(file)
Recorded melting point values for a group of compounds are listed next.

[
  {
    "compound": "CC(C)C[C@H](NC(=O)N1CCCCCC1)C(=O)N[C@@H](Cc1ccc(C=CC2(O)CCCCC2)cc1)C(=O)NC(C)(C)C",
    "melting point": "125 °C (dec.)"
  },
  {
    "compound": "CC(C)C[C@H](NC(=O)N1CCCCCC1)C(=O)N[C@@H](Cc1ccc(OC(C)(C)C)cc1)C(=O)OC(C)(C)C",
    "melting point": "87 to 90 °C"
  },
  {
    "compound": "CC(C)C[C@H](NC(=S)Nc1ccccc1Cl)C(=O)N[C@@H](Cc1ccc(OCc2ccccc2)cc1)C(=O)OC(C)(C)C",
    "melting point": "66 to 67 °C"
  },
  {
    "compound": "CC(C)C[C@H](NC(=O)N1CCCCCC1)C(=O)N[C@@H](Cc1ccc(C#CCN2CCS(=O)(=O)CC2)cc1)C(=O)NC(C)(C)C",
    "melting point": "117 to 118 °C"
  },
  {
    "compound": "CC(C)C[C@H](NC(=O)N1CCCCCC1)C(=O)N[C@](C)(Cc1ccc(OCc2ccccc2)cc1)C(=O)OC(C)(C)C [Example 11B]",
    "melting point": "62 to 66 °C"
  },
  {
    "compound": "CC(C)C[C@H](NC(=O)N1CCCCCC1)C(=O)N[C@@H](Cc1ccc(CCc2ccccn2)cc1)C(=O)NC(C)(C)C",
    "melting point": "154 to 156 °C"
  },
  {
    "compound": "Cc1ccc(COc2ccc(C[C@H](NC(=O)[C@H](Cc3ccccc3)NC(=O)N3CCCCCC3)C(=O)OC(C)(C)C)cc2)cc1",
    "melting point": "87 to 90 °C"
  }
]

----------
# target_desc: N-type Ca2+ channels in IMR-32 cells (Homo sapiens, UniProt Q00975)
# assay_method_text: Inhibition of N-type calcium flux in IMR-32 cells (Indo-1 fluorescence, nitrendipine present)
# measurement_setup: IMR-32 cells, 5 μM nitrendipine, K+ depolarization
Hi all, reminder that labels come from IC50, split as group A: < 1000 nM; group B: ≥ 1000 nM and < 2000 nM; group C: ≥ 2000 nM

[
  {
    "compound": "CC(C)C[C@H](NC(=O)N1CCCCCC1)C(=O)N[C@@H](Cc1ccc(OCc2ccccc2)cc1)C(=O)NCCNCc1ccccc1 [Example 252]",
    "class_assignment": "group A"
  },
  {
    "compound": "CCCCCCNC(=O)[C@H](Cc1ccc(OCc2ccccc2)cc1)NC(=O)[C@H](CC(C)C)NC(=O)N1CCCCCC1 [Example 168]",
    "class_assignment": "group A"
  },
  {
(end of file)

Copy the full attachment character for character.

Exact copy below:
Recorded melting point values for a group of compounds are listed next.

[
  {
    "compound": "CC(C)C[C@H](NC(=O)N1CCCCCC1)C(=O)N[C@@H](Cc1ccc(C=CC2(O)CCCCC2)cc1)C(=O)NC(C)(C)C",
    "melting point": "125 °C (dec.)"
  },
  {
    "compound": "CC(C)C[C@H](NC(=O)N1CCCCCC1)C(=O)N[C@@H](Cc1ccc(OC(C)(C)C)cc1)C(=O)OC(C)(C)C",
    "melting point": "87 to 90 °C"
  },
  {
    "compound": "CC(C)C[C@H](NC(=S)Nc1ccccc1Cl)C(=O)N[C@@H](Cc1ccc(OCc2ccccc2)cc1)C(=O)OC(C)(C)C",
    "melting point": "66 to 67 °C"
  },
  {
    "compound": "CC(C)C[C@H](NC(=O)N1CCCCCC1)C(=O)N[C@@H](Cc1ccc(C#CCN2CCS(=O)(=O)CC2)cc1)C(=O)NC(C)(C)C",
    "melting point": "117 to 118 °C"
  },
  {
    "compound": "CC(C)C[C@H](NC(=O)N1CCCCCC1)C(=O)N[C@](C)(Cc1ccc(OCc2ccccc2)cc1)C(=O)OC(C)(C)C [Example 11B]",
    "melting point": "62 to 66 °C"
  },
  {
    "compound": "CC(C)C[C@H](NC(=O)N1CCCCCC1)C(=O)N[C@@H](Cc1ccc(CCc2ccccn2)cc1)C(=O)NC(C)(C)C",
    "melting point": "154 to 156 °C"
  },
  {
    "compound": "Cc1ccc(COc2ccc(C[C@H](NC(=O)[C@H](Cc3ccccc3)NC(=O)N3CCCCCC3)C(=O)OC(C)(C)C)cc2)cc1",
    "melting point": "87 to 90 °C"
  }
]

----------
# target_desc: N-type Ca2+ channels in IMR-32 cells (Homo sapiens, UniProt Q00975)
# assay_method_text: Inhibition of N-type calcium flux in IMR-32 cells (Indo-1 fluorescence, nitrendipine present)
# measurement_setup: IMR-32 cells, 5 μM nitrendipine, K+ depolarization
Hi all, reminder that labels come from IC50, split as group A: < 1000 nM; group B: ≥ 1000 nM and < 2000 nM; group C: ≥ 2000 nM

[
  {
    "compound": "CC(C)C[C@H](NC(=O)N1CCCCCC1)C(=O)N[C@@H](Cc1ccc(OCc2ccccc2)cc1)C(=O)NCCNCc1ccccc1 [Example 252]",
    "class_assignment": "group A"
  },
  {
    "compound": "CCCCCCNC(=O)[C@H](Cc1ccc(OCc2ccccc2)cc1)NC(=O)[C@H](CC(C)C)NC(=O)N1CCCCCC1 [Example 168]",
    "class_assignment": "group A"
  },
  {